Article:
Elimination of chronic viral infection by blocking CD27 signaling

Matter, Matthias; Odermatt, Bernhard; Yagita, Hideo; Nuoffer, Jean-Marc; Ochsenbein, Adrian F (2006). Elimination of chronic viral infection by blocking CD27 signaling. Journal of experimental medicine, 203(9), pp. 2145-55. New York, N.Y.: Rockefeller University Press 10.1084/jcm.20060651

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Neutralizing antibody (nAb) responses to lymphocytic choriomeningitis virus (LCMV) in mice and immunodeficiency virus and hepatitis C virus in humans are usually weak and slow to develop. This may be the result of structural properties of the surface glycoprotein, a low frequency of B cells with neutralizing specificity, and the necessity of prolonged affinity maturation of specific nAbs. In this study, we show that during LCMV infection, CD27 signaling on CD4+ T cells enhances the secretion of interferon-gamma and tumor necrosis factor-alpha. These inflammatory cytokines lead to the destruction of splenic architecture and immunodeficiency with reduced and delayed virus-specific nAb responses. Consequently, infection with the otherwise persistent LCMV strain Docile was eliminated after CD27 signaling was blocked. Our data provide a novel mechanism by which LCMV avoids nAb responses and suggest that blocking the CD27-CD70 interaction may be an attractive strategy to prevent chronic viral infection.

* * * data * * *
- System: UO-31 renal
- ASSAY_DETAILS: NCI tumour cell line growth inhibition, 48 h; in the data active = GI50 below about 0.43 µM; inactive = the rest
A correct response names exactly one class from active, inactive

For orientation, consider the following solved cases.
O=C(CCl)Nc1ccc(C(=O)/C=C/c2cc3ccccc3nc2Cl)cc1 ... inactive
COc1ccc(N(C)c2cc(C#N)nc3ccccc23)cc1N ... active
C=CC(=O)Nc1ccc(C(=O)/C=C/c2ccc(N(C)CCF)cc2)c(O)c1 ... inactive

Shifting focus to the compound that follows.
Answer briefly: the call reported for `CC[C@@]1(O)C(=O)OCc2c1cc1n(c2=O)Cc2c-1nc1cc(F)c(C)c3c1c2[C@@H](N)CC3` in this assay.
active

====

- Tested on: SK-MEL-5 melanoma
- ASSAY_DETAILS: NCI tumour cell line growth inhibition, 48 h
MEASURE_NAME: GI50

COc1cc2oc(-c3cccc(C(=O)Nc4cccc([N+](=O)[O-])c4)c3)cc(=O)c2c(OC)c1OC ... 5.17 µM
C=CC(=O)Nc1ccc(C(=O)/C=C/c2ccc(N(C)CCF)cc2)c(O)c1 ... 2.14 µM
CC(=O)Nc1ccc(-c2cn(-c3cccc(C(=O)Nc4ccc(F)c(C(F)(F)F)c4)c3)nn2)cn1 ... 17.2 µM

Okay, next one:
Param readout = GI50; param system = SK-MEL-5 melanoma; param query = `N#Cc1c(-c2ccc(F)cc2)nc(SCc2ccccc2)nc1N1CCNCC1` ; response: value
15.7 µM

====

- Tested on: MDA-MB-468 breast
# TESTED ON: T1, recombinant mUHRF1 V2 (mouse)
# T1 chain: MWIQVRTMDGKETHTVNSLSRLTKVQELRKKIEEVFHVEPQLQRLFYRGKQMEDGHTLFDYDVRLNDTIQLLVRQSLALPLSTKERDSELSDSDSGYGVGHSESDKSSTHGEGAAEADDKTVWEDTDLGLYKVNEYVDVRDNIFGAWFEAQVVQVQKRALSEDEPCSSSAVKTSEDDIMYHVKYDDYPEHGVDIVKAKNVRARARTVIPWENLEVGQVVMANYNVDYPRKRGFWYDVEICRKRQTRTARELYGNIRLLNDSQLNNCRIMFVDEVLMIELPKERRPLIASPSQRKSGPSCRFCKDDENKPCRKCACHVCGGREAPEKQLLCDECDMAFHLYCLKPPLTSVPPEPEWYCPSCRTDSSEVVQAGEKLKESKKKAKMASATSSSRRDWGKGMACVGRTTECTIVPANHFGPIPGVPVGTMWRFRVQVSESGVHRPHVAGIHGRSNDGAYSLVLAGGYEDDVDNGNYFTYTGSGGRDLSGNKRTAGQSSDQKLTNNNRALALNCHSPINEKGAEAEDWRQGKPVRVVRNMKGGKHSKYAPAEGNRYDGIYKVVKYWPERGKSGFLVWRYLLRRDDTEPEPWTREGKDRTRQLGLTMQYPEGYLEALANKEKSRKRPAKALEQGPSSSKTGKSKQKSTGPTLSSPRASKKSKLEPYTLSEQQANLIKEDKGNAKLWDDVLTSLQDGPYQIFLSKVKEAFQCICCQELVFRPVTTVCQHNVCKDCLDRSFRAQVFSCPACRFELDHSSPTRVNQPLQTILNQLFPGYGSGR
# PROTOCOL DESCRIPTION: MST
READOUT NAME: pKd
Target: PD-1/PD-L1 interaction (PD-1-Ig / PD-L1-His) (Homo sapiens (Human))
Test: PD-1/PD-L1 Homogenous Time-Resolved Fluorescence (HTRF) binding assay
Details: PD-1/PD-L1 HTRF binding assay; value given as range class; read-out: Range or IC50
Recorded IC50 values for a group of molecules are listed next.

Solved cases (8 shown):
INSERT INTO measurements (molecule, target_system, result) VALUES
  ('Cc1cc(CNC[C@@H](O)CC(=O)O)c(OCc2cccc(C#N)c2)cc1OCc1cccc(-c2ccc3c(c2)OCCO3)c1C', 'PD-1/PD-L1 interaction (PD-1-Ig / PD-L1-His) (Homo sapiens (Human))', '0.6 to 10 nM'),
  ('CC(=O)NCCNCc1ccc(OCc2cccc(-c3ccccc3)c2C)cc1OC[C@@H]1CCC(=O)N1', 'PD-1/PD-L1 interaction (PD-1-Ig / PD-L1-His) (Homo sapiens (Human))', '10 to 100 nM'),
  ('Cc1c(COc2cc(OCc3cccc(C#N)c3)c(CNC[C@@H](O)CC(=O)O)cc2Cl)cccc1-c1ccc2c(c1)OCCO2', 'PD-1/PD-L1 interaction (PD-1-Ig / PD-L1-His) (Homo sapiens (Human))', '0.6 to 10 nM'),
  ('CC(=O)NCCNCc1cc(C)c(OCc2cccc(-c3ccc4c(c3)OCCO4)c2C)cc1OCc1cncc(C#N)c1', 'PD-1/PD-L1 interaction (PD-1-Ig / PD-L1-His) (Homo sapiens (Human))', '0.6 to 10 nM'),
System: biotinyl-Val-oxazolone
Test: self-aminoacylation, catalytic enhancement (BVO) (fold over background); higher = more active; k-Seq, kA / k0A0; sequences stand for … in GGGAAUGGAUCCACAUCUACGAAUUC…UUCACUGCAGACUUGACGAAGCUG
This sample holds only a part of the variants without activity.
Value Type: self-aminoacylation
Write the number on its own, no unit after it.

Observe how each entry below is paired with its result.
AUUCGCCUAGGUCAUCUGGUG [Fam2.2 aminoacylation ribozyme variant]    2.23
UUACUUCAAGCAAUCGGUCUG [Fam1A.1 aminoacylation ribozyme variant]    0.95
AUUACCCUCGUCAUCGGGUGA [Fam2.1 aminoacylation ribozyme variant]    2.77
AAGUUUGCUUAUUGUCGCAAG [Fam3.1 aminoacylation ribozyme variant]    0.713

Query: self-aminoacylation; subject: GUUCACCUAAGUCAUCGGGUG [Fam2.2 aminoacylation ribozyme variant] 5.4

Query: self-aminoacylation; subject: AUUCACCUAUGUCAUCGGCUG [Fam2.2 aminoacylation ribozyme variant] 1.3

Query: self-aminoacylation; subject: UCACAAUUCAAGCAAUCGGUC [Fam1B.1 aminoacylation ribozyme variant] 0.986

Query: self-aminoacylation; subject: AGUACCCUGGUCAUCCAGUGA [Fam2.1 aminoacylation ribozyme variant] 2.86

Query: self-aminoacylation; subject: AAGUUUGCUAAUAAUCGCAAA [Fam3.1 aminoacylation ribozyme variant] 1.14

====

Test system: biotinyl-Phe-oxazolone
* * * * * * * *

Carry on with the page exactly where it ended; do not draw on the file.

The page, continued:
Item Type:

Journal Article (Original Article)

Division/Institute:

04 Faculty of Medicine > Department of Haematology, Oncology, Infectious Diseases, Laboratory Medicine and Hospital Pharmacy (DOLS) > Clinic of Medical Oncology
04 Faculty of Medicine > Department of Haematology, Oncology, Infectious Diseases, Laboratory Medicine and Hospital Pharmacy (DOLS) > Institute of Clinical Chemistry

UniBE Contributor:

Matter, Matthias; Nuoffer, Jean-Marc and Ochsenbein, Adrian

ISSN:

0022-1007

ISBN:

16923852

Publisher:

Rockefeller University Press

Language:

English

Submitter:

Factscience Import

Date Deposited:

04 Oct 2013 14:46

Last Modified:

06 Dec 2013 13:41

Publisher DOI:

10.1084/jcm.20060651

PubMed ID:

16923852

Web of Science ID:

000240288000017

URI:

https://boris.unibe.ch/id/eprint/18998 (FactScience: 1359)

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